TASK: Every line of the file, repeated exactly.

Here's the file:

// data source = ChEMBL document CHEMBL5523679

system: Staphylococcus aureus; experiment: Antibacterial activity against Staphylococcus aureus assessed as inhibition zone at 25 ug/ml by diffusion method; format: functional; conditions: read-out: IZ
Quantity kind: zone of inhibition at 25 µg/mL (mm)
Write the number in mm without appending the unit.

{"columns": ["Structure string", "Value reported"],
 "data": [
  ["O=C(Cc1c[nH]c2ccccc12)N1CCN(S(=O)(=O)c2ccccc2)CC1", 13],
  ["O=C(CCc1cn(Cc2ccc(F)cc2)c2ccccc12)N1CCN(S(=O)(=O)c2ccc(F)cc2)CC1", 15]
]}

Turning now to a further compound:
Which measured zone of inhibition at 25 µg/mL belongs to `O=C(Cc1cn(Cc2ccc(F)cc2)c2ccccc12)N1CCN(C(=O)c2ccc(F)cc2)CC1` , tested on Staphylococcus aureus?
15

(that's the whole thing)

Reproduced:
// data source = ChEMBL document CHEMBL5523679

system: Staphylococcus aureus; experiment: Antibacterial activity against Staphylococcus aureus assessed as inhibition zone at 25 ug/ml by diffusion method; format: functional; conditions: read-out: IZ
Quantity kind: zone of inhibition at 25 µg/mL (mm)
Write the number in mm without appending the unit.

{"columns": ["Structure string", "Value reported"],
 "data": [
  ["O=C(Cc1c[nH]c2ccccc12)N1CCN(S(=O)(=O)c2ccccc2)CC1", 13],
  ["O=C(CCc1cn(Cc2ccc(F)cc2)c2ccccc12)N1CCN(S(=O)(=O)c2ccc(F)cc2)CC1", 15]
]}

Turning now to a further compound:
Which measured zone of inhibition at 25 µg/mL belongs to `O=C(Cc1cn(Cc2ccc(F)cc2)c2ccccc12)N1CCN(C(=O)c2ccc(F)cc2)CC1` , tested on Staphylococcus aureus?
15